By September, Manley will have shipped 3.5 million Tekno puppies. Each looks almost like a little Son of Sony's Aibo.
Bruce Kirch, senior buyer for eToys Inc. (NasdaqNM:ETYS - news), the Internet toy retailer, of Santa Monica, Calif., said ``the pre-sell for Tekno was bigger than I expected.'' So big, in fact, that Tekno sold out within hours of his first appearance in June on eToys' Web site -- http://www.etoys.com. He's still ``out of stock'' with a ``limit 2 per customer'' note posted.
``That's what is neat about the Internet,'' Kirch added. ``You can reach the mom at home in Peoria, who can't get to FAO Schwarz,'' or more to the point, can't even get out of the house to shop for toys. ``Somewhere in this robotic dog category is the toy of the year.''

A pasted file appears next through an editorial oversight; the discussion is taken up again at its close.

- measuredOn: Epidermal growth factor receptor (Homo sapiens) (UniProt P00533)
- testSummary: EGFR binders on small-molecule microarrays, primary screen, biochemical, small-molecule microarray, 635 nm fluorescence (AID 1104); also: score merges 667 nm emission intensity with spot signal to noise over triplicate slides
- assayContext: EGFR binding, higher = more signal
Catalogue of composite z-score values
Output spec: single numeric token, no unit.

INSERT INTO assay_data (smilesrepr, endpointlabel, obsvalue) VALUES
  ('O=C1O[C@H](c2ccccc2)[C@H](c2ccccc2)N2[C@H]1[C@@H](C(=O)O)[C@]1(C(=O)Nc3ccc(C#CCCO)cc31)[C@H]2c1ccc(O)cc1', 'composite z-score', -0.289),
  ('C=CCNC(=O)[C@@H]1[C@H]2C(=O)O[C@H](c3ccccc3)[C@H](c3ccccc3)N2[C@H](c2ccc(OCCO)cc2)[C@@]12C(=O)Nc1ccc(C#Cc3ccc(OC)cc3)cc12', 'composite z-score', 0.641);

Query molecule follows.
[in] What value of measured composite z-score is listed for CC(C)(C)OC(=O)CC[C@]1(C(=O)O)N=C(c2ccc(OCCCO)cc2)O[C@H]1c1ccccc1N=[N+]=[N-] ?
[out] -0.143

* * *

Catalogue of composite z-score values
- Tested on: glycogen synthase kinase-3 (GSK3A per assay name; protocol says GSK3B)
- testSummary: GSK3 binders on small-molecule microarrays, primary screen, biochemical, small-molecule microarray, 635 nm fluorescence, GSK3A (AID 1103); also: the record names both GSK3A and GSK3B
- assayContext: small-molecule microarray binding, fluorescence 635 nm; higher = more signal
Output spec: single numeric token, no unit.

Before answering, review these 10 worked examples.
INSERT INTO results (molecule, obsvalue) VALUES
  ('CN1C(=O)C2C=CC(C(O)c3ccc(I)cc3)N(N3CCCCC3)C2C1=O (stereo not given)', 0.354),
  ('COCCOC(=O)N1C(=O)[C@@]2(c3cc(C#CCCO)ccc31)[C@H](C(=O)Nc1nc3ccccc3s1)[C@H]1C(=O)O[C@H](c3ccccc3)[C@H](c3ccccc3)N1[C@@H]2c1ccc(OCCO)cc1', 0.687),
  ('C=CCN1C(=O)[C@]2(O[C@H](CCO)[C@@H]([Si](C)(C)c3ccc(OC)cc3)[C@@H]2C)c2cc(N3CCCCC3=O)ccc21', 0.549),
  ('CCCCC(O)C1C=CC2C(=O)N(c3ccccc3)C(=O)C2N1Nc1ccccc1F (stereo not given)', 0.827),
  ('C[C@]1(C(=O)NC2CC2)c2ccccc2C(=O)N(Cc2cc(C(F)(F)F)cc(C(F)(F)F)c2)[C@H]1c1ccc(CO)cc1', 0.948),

Tekno walks when you call him, Dubinsky said. He can be taught card tricks and set like an alarm clock.
``And I don't know if I should say this or not, you can even teach him to fart,'' Dubinsky said.
The trick is meant to appeal to 8- to 11-year-old boys, part of Tekno's target audience. For details on Tekno's tricks, see the Web site: http://www.tekno-robot.com.
Mike Normann, the Toys ``R'' Us (NYSE:TOY - news) buyer who picked Tekno, said, ``My first impression: I thought it was very cute. It has a lot of different features for the price point,'' batteries and ``off'' switch included.